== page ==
Disease Monitoring on the SBSSNWR  512

Wildlife disease is nothing new for the Salton Sea. The first recorded disease die-off occurred in 1917, a decade after the filling of the Sea. Disease outbreaks have occurred on and off at the Sea up until the current day, and will probably continue in the future. Fortunately, the occurrence of disease and numbers of sick and dead birds has been declining over the past few years.


Why does the Salton Sea have a disease problem?

There is no clear-cut answer to this question. Rather, it contains a series of possible answers. The Salton Sea is a unique and complex ecosystem. It is nutrient-rich with millions of birds that visit every year. This area of southern California has extreme temperature changes, ranging from 115° in the summer to 50° in the winter. The Salton Sea has many different habitats, all lying within its boundaries, including salt water, freshwater, brackish water, marsh areas, and upland areas. All of these characteristics contribute to the potential of disease occurring at the Salton Sea. The Sonny Bono Salton Sea National Wildlife Refuge Complex, working in conjunction with the California Department of Fish and Game, the Salton Sea Authority, and other organizations, have developed an extensive wildlife disease monitoring program aimed at reducing the impact disease has on the wildlife that depends on the Salton Sea.


Wildlife Disease:  Avian Botulism
The main culprit in the Salton Sea’s bird die offs is avian botulism. The bacteria Clostridium botulinum, responsible for botulism outbreaks, is a common bacteria in wetland ecosystems. It is found in wetland sediment and in the tissues of most wetland inhabitants, including aquatic insects, mollusks, crustacea, and many vertebrates, including healthy birds. It can cause explosive outbreaks in waterfowl, shorebirds and recently, pelicans and other fish-eating birds at the Salton Sea.

Little is known about the natural factors that cause the bacteria to leave the spore state and begin producing toxin. Several factors may play a role, including the bacterial host strain and environmental characteristics, such as temperature and salinity. Once birds are infected, a maggot cycle can begin and spread the bacteria to large numbers and species of birds.

There are two types of botulism that have been found at the Salton Sea. Type C botulism is typical for waterfowl and the most common botulism strain found in wildlife. Type C botulism poses virtually no human health risks. The second type of botulism is Type E. This strain has been found largely in fish eating birds. It is much more rare than Type C, but poses greater risks to humans. There have been cases of Type E botulism in humans mostly resulting from the consumption of improperly prepared fish.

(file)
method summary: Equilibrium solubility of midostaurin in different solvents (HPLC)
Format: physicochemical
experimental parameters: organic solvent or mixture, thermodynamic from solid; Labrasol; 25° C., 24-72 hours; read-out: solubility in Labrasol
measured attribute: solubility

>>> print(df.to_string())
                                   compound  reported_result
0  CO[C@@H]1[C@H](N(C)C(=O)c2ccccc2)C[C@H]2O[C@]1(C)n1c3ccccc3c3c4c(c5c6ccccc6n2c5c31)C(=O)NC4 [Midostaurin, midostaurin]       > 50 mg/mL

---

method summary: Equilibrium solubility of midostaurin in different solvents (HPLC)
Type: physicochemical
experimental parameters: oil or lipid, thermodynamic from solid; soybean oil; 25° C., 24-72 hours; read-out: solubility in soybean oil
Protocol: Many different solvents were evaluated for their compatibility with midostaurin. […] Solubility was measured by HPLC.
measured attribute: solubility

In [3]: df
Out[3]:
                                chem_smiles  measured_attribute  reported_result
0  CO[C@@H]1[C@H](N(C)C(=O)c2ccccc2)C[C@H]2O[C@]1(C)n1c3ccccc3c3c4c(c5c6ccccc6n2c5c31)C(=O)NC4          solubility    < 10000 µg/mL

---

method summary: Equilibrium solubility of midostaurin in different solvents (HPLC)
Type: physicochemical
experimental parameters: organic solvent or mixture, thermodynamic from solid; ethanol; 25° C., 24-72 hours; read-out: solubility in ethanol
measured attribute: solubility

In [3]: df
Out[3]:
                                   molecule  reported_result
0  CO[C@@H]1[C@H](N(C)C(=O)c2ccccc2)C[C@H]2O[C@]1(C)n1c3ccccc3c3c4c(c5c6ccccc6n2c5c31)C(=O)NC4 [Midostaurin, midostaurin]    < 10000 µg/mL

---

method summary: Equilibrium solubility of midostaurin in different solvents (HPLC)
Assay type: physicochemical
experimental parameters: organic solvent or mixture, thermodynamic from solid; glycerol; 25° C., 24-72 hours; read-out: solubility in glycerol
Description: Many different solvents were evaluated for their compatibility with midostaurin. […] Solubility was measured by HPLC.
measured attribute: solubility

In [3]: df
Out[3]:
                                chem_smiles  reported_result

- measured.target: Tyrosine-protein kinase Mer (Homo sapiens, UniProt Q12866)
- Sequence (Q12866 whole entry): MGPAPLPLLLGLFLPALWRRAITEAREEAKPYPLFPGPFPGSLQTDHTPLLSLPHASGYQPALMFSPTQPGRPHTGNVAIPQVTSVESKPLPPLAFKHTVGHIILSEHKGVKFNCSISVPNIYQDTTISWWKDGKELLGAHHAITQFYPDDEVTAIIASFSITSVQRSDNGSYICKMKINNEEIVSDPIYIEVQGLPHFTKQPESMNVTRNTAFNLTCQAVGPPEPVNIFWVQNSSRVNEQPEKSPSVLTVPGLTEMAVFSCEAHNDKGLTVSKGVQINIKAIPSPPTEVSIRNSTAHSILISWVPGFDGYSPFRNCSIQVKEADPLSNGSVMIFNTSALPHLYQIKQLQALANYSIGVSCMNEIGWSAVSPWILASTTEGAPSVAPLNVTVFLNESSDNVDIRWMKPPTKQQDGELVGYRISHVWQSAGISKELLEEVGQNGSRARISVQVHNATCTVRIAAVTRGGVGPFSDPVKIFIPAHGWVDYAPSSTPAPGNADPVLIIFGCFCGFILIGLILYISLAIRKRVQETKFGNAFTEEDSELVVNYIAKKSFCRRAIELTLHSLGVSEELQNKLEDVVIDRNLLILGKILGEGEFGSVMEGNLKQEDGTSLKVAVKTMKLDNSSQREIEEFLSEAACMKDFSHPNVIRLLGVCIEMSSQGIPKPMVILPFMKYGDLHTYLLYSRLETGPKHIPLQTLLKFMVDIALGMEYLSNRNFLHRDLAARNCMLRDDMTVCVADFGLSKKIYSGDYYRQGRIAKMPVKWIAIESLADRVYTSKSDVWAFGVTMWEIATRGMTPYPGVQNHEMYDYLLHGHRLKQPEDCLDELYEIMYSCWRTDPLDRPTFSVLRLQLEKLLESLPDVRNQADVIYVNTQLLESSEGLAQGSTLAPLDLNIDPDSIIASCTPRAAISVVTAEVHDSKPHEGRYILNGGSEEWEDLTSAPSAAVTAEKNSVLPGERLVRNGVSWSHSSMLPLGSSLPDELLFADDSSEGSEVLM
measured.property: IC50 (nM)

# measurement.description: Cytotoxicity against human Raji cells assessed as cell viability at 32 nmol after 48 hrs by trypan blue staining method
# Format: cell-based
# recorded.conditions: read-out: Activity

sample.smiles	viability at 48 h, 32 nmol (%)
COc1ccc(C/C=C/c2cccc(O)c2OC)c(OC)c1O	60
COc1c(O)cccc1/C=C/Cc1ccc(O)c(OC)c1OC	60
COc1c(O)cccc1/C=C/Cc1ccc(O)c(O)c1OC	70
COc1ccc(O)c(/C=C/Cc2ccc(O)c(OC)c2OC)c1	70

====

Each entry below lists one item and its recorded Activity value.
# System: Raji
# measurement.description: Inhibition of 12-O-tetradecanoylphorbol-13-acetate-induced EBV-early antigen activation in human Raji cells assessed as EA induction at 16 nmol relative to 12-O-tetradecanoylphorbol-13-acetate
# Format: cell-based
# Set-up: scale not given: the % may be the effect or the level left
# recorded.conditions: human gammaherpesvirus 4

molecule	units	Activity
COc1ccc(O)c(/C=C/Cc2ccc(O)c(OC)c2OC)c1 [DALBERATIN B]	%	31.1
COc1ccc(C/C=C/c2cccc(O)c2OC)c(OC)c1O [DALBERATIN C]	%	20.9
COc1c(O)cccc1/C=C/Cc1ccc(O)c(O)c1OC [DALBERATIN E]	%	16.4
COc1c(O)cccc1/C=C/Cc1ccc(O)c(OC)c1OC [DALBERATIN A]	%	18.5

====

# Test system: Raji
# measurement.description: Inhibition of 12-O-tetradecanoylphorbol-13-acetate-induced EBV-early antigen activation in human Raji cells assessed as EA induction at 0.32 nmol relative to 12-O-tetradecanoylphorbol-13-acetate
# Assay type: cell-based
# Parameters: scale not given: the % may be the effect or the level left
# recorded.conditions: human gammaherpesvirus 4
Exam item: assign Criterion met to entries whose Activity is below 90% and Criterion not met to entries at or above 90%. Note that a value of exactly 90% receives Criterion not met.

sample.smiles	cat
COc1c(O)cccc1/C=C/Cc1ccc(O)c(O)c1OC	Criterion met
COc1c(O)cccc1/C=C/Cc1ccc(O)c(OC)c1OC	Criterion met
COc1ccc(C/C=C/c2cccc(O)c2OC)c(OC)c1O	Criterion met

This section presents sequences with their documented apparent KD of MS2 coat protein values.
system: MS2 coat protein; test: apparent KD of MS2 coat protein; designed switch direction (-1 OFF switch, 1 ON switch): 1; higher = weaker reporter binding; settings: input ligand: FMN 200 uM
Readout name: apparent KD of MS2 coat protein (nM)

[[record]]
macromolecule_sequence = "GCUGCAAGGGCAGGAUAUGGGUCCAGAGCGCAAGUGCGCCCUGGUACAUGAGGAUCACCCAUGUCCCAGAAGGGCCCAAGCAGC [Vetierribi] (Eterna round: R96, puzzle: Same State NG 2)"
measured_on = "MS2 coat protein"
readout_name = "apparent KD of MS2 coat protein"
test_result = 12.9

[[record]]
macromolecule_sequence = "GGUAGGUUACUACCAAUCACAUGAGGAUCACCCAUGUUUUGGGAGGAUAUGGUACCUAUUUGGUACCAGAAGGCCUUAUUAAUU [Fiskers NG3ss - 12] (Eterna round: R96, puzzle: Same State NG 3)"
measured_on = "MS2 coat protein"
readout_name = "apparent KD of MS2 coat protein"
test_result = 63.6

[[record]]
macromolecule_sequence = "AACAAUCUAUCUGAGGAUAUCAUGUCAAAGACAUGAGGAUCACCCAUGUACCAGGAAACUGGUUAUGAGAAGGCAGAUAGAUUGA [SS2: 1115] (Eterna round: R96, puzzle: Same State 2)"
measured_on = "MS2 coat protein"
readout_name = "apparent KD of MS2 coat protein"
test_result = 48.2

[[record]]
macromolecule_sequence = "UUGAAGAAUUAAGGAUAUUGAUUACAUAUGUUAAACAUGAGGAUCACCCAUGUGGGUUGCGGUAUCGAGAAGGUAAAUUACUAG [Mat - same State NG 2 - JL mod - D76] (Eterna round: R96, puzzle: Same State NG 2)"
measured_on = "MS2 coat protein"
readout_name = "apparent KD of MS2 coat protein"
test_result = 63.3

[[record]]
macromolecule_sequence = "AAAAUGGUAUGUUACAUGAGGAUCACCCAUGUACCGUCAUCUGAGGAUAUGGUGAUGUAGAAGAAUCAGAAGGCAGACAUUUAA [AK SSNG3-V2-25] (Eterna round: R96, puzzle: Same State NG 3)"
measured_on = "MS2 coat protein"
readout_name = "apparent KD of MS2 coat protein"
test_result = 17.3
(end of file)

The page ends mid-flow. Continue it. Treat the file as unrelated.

Mode of transmission
Toxin production takes place in decaying animal carcasses. Flies deposit eggs on carcasses, which are fed upon by resulting maggots. These maggots then concentrate the toxin, and the toxic maggots are ingested by birds. These birds then die, leading to the proliferation of more maggots. As the cycle accelerates, major die-offs occur. Fish eating birds, such as pelicans, are believed to get sick when they eat fish that have concentrated the toxin in their intestines. These dying fish become easy prey for the birds that then ingest fatal doses of the toxin.

Birds initially lose ability to control muscles and appear weak and limp. They have an inability to fly, followed by the inability to walk. The infected bird may be able to propel itself using its wings to “paddle” over land or water. Eventually, control of neck muscles is lost and the bird can no longer hold up its head, resulting in drowning.

Disease Control

Due to the rapid spread of botulism through the maggot cycle, carcass removal is critical to prevent and minimize the spread of the disease. Carcass removal at the Salton Sea is as prompt and as complete as possible, using airboats that have been purchased specifically for the disease program. Birds in the early stages of botulism are sent to rehabilitation centers, where they are cared for and later released. Surveillance continues after the end of an outbreak to insure that the event does not reoccur.

Those working on an outbreak wear rubber gloves and bag all carcasses. These are then incinerated immediately. Disinfection of equipment and clothing is not necessary as this disease spreads mainly through a maggot driven cycle. In some cases, water is drawn off an impoundment if it proves to be a "hot spot". However, quick removal of all carcasses to prevent maggot growth is the most important method to control the spread of botulism.

At the beginning of an outbreak event, several carcasses of various species are collected for analysis to determine the presence of botulism toxin and the particular strain. Specimens are double bagged and packed into a cooler with blue ice and newspaper. Information detailing where specimens were found and any symptoms seen in the field are included. For further information on our wildlife disease program, please call 760-348-5278.